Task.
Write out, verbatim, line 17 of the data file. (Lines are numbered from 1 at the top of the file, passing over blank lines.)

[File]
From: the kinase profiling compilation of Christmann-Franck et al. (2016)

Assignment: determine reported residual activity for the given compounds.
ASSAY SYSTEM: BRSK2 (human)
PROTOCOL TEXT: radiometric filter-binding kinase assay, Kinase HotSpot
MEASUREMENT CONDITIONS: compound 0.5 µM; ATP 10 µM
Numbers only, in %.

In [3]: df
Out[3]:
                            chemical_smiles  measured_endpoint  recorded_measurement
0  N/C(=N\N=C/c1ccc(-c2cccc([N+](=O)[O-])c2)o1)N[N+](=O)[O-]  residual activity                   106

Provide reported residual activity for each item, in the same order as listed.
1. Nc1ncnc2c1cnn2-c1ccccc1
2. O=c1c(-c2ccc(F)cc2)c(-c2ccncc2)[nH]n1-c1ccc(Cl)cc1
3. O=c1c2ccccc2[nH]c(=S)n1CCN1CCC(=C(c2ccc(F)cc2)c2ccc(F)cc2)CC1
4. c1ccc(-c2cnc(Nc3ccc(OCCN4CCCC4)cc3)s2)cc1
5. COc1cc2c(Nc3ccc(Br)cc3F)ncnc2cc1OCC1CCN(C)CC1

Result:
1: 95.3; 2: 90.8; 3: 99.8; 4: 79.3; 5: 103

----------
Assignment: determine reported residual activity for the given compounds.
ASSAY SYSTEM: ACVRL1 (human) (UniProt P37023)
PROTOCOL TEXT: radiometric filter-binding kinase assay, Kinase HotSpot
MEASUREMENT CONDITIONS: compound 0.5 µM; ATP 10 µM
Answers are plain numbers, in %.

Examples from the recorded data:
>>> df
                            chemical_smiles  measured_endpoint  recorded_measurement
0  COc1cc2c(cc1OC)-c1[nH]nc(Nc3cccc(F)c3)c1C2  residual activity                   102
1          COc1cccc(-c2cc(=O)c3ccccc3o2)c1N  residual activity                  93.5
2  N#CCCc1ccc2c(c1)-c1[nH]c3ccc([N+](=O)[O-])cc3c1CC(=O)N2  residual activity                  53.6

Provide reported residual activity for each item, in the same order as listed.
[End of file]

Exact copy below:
Result: